The past month and nearly two weeks I’ve been writing a blog post every day. When I am in writing mode my overly active imagination goes into overdrive. I have eureka moments, and even an epiphany or two!
This morning my mind messaged me what to write. As I awakened, it dawned on me that the first twenty years of my life, and the last twenty years, I have been profoundly influenced by the leadership of women. So, today, I want to uplift a transformational leader, Carol Faye Burton.
I met Carol in 2002 when she relocated from Michigan to work for the Osborne Association. Carol had been made an offer she couldn’t refuse. The work she was doing with children impacted by the criminal legal system in Michigan she brought to New York. We both worked out of Osborne’s downtown Brooklyn office in Brooklyn Heights, and Carol settled in Brooklyn. In fact, I was the first person Carol hired when she came to Osborne as a leader. Later I would joke that it took five interviews over a couple of months before she hired me, probably a record.
Core Staff: Prison, Reentry & Family Services
For the record, Carol and I built a division at Osborne, Prison, Reentry, and Family Services (PR&FS), that endures to this day. We hired and worked with some remarkable and passionate people, some still at Osborne after nearly twenty years. We can take pride in and credit for hiring people who stayed for the long haul.
PR&FS ran a number of “programs” at various prisons, including Sing Sing, the historic and (in)famous prison. One day, during a snow storm, Carol and I went up the River by way of Metro North during a snow storm. We were the only registered volunteers that made it to the prison that evening, because we had promised the men that we would be there for a closing ceremony for those who had completed a parenting class. This spoke to the passion Carol brought to the work. It was probably this passion that kept us from freezing at the rail station. We could have easily stayed in Brooklyn, had the perfect excuse not to go up the River during a perfect storm.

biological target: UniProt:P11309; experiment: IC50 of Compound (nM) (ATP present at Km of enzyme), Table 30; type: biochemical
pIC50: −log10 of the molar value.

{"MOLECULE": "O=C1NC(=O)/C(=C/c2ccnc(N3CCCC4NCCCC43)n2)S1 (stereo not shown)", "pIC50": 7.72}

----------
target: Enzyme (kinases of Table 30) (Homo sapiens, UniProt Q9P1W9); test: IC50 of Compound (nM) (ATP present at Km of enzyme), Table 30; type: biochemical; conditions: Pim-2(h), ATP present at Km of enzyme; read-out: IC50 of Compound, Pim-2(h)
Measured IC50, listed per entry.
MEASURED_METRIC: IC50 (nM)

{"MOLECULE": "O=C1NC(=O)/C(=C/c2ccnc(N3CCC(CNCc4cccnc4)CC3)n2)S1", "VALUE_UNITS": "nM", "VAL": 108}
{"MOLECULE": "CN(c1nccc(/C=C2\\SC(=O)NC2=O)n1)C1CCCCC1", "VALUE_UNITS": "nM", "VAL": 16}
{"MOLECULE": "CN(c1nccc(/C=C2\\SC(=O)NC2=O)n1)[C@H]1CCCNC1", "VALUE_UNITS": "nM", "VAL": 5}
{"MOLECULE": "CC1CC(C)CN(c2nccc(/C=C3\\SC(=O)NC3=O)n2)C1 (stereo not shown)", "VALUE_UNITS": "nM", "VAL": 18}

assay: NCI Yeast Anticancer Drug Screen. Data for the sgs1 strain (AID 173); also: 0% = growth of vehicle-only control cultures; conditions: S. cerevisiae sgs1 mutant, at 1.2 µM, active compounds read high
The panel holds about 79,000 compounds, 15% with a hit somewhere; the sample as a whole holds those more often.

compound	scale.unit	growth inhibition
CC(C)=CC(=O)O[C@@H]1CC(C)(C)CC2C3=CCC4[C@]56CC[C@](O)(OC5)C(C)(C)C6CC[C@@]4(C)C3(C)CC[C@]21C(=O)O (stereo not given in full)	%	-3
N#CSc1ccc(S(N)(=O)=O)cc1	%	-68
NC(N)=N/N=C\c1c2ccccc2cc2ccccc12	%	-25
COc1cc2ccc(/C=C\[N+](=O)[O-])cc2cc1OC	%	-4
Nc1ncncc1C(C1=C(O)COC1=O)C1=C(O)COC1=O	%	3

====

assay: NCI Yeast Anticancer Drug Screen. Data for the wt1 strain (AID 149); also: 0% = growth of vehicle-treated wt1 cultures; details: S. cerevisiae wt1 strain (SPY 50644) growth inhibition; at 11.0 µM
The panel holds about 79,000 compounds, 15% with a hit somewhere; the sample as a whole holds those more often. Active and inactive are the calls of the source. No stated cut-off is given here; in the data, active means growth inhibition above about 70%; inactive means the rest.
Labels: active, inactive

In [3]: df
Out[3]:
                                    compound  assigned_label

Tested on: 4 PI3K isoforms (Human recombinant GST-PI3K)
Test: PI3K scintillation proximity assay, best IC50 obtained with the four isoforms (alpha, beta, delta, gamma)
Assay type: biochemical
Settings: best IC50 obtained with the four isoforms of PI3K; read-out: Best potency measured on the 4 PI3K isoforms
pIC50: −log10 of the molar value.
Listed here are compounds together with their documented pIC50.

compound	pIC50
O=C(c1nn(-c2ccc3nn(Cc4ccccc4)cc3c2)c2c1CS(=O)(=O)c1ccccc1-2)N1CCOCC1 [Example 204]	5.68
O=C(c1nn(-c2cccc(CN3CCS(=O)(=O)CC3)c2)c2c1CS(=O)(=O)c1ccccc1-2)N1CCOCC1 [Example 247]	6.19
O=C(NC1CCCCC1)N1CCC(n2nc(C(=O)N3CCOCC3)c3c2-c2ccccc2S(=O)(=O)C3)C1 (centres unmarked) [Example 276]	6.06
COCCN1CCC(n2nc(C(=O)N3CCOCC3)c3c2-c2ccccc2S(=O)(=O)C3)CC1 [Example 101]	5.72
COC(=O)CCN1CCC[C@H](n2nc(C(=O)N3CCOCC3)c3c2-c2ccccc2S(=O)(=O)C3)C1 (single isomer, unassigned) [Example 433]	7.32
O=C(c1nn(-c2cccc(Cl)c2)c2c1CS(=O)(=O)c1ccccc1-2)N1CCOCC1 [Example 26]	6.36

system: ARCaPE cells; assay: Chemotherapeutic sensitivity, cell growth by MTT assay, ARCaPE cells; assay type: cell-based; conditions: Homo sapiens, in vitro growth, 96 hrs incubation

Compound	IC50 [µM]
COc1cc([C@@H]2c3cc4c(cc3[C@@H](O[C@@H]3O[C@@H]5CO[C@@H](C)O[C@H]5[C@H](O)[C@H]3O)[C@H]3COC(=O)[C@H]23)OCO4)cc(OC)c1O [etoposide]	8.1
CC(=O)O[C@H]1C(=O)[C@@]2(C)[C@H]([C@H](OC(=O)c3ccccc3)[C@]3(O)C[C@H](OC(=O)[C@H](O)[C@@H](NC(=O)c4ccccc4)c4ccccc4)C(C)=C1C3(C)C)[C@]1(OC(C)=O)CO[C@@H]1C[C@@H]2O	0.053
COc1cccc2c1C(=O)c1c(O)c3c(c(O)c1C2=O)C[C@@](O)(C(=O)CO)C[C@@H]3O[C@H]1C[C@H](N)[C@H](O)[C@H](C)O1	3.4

Carol would relocate to California after about five years at Osborne, not because of New York Storms – she hailed from Michigan! She was given another offer she couldn’t refuse. She left me at Osborne, brought me out to participate in a conference in San Franciso a number of years ago.
My work with Carol took me all across these United States. I remember going to a leadership seminar at Gap International in Pennsylvania. There were six of us from Osborne, and I was the only male. It was at the Gap where I came up with my stand: “I am a change agent for a just society.”
Carol remains in California, with the Jeweld Legacy Group, casting pearls where they are most needed.